Why Organic Chemistry should always be taken (and passed) by pre-meds — part II

Chapter 25 of Clayden is all about synthesis, and as an old Woodward grad student, I loved it.  Ingenuity and elegance on display many times.  Everything in the previous 24 chapters was brought to bear on each problem at hand.  

Just like medicine.

You start in medical school with anatomy and biochemistry, then move on to pathology and pharmacology, then to endocrinology which uses much of the above, then physical diagnosis.  All this in the 2 years before you really get involved with patients.  The handbook for entering med students at Duke is reported to have started with:   “Like to read?  Good, you’ve come to the right place.”

Having spent 2 years reading about the diseases flesh is heir to, at the start of the third year, you are then plunked down in front of a patient to take a history, do a physical exam, come to some sort of understanding about what’s wrong and propose a course of action.  All this to a cynical intern over which stands a even more cynical resident, and above that an attending physician.  

The first few patients take several hours each.  They don’t come with labels saying I’ve got a liver problem, any more than a target molecule says why don’t you try the aldol condensation. Almost invariably, the patients have multiple problems, and you have to be careful that your therapy for one doesn’t adversely affect another — does this remind you of protecting groups?  It should.  

The fact that you have to bring everything you know and have ever studied to bear on an unfamiliar situation is typical of synthesis and medicine.  Even if you’re a specialist, the problems you see don’t necessarily have origins in what you specialize in.  Organic chemistry teaches you to think this way, and if you can’t, you don’t belong in medicine.  For an earlier rumination on this topic see the link at the end.

One example, for any docs reading this.  As a neurologist you get called on to see people who pass out.  One young woman I saw had passed out several times on a hot summer day.  She was thin, but otherwise appeared healthy.   On physical examination (she’d been hospitalized), she had a gorgeous tan.  Moreover, it was all over her body, including the breasts and pelvis.   This was Montana in the 70’s (which was like the US in the 50’s) and there was very little nude sunbathing going on.  That gave the diagnosis away. See the next paragraph for the denouement. I’ve put in some white space so you can think about it before scrolling down.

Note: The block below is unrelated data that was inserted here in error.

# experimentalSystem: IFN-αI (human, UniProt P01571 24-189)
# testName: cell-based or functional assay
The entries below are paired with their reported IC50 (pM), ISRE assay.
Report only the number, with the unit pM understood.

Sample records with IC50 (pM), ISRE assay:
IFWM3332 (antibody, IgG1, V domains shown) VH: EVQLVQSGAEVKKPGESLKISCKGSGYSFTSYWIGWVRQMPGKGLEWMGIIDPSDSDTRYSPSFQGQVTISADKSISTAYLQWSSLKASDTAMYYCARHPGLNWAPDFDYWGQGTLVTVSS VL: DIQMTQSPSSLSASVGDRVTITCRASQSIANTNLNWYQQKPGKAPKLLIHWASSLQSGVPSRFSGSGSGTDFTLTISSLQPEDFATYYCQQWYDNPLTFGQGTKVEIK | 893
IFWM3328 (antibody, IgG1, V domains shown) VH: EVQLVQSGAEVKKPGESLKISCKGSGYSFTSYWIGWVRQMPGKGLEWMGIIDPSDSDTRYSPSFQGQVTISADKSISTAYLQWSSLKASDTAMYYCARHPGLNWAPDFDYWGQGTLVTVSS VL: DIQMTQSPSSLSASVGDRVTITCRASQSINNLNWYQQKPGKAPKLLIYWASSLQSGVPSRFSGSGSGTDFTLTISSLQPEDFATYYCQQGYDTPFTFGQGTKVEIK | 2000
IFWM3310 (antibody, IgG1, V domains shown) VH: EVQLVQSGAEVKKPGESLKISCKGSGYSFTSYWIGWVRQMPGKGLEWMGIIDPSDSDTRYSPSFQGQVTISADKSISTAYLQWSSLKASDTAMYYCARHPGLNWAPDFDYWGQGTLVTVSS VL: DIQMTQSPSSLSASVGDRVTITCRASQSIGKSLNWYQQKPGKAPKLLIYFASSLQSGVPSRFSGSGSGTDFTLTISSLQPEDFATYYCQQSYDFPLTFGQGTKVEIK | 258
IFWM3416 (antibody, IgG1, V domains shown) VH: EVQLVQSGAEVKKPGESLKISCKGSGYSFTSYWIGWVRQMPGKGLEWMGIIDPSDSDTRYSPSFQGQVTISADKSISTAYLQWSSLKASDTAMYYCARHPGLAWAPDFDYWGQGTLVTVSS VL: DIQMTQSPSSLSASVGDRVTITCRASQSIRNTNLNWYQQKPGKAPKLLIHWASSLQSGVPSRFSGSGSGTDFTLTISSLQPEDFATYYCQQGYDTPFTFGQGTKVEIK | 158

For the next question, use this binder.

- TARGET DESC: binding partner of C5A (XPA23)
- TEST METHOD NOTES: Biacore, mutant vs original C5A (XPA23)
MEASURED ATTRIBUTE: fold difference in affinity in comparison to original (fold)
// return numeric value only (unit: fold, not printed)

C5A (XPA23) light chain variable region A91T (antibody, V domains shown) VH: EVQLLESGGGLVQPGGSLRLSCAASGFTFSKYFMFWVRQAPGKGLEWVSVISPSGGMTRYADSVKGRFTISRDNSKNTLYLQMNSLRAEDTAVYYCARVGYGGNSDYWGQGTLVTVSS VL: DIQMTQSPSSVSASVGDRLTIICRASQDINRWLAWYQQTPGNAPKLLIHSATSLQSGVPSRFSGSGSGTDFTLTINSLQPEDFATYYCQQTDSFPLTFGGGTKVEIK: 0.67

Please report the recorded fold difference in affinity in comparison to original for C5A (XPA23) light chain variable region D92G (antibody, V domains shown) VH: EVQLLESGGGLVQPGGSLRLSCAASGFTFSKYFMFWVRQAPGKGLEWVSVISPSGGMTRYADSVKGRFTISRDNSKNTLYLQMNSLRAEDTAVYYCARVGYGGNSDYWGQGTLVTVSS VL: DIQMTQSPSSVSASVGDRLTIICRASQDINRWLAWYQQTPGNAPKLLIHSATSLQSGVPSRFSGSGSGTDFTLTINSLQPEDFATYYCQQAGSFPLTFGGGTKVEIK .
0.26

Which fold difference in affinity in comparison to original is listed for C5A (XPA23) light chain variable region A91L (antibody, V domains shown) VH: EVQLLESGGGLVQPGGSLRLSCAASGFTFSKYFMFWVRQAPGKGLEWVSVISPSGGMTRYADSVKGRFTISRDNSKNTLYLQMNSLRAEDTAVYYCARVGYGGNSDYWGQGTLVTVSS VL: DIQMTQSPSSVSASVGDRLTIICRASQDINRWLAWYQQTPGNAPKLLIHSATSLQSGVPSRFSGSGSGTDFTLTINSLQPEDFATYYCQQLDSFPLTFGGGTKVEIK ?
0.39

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She had Addison’s disease and was in adrenal crisis.  Even though it was late evening, I called in an endocrinologist (stat) who drew tons of blood and started treatment immediately.  He told me I’d saved her life.  He said she was on her way out and would have been gone by morning.   She was fainting because she couldn’t maintain her blood pressure when erect.  No intellectual achievement ever gave me satisfaction like this (not even the Woodward seminars). 

For the non MDs:  The total body tan gave things away for the following reason.  To a first approximation, the pituitary gland controls most of the other endocrine glands (adrenal, thyroid, ovaries, testis, but not the pancreas).  It samples the blood to make sure the glands are secreting what they should.  When they aren’t, it pumps out the appropriate hormone (ACTH, TSH, FSH, LH) which tells them to secrete more.  ACTH stands for AdrenoCorticoTrophic Hormone which drives the adrenal cortex to secrete.  However, ACTH is but a part of a larger protein (pro-opiomelanocortin) which contains at least 10 biologically active peptides in its 265 amino acids (ACTH accounts for only 39).  One group is the endorphins, but the clue to the diagnosis is that another peptide contained by both pro-opiomelanocortin and ACTH  is alpha melanocyte stimulating hormone, which makes the pigment cells in your skin (the melanocytes) produce more pigment, darkening the skin (and giving the young woman her great tan).  It doesn’t seem terribly efficient to pump out 10 biologically active peptides when you really want just one, but that’s the way we’re built.